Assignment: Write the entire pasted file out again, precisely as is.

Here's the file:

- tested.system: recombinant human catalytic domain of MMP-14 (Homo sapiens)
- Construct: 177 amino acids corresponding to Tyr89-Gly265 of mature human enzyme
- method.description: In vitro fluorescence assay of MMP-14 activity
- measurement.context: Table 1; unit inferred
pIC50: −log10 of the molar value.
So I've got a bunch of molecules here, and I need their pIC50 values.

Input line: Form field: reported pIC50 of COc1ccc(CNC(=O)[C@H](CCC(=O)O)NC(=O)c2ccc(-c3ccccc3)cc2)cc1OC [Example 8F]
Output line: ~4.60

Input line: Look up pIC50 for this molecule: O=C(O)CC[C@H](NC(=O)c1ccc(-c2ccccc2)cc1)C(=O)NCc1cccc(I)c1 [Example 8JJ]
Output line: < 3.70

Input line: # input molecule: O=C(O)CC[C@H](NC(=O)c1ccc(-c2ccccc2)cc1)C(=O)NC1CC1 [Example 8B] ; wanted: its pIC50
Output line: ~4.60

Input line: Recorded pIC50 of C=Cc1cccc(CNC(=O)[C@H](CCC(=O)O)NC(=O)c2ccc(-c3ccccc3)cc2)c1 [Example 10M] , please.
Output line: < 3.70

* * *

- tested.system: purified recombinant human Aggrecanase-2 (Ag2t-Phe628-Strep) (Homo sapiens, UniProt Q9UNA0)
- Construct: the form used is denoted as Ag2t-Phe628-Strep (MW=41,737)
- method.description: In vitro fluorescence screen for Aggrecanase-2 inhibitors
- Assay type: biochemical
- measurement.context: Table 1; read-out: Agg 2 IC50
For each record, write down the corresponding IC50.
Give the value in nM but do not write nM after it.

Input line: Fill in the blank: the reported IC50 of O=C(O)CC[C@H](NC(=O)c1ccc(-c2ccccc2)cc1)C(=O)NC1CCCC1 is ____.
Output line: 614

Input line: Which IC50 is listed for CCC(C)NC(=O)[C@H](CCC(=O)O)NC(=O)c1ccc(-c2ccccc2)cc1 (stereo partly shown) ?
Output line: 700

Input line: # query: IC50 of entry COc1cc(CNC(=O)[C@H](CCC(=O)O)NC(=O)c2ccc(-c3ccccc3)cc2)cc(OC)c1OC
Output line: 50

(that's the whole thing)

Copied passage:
- tested.system: recombinant human catalytic domain of MMP-14 (Homo sapiens)
- Construct: 177 amino acids corresponding to Tyr89-Gly265 of mature human enzyme
- method.description: In vitro fluorescence assay of MMP-14 activity
- measurement.context: Table 1; unit inferred
pIC50: −log10 of the molar value.
So I've got a bunch of molecules here, and I need their pIC50 values.

Input line: Form field: reported pIC50 of COc1ccc(CNC(=O)[C@H](CCC(=O)O)NC(=O)c2ccc(-c3ccccc3)cc2)cc1OC [Example 8F]
Output line: ~4.60

Input line: Look up pIC50 for this molecule: O=C(O)CC[C@H](NC(=O)c1ccc(-c2ccccc2)cc1)C(=O)NCc1cccc(I)c1 [Example 8JJ]
Output line: < 3.70

Input line: # input molecule: O=C(O)CC[C@H](NC(=O)c1ccc(-c2ccccc2)cc1)C(=O)NC1CC1 [Example 8B] ; wanted: its pIC50
Output line: ~4.60

Input line: Recorded pIC50 of C=Cc1cccc(CNC(=O)[C@H](CCC(=O)O)NC(=O)c2ccc(-c3ccccc3)cc2)c1 [Example 10M] , please.
Output line: < 3.70

* * *

- tested.system: purified recombinant human Aggrecanase-2 (Ag2t-Phe628-Strep) (Homo sapiens, UniProt Q9UNA0)
- Construct: the form used is denoted as Ag2t-Phe628-Strep (MW=41,737)
- method.description: In vitro fluorescence screen for Aggrecanase-2 inhibitors
- Assay type: biochemical
- measurement.context: Table 1; read-out: Agg 2 IC50
For each record, write down the corresponding IC50.
Give the value in nM but do not write nM after it.

Input line: Fill in the blank: the reported IC50 of O=C(O)CC[C@H](NC(=O)c1ccc(-c2ccccc2)cc1)C(=O)NC1CCCC1 is ____.
Output line: 614

Input line: Which IC50 is listed for CCC(C)NC(=O)[C@H](CCC(=O)O)NC(=O)c1ccc(-c2ccccc2)cc1 (stereo partly shown) ?
Output line: 700

Input line: # query: IC50 of entry COc1cc(CNC(=O)[C@H](CCC(=O)O)NC(=O)c2ccc(-c3ccccc3)cc2)cc(OC)c1OC
Output line: 50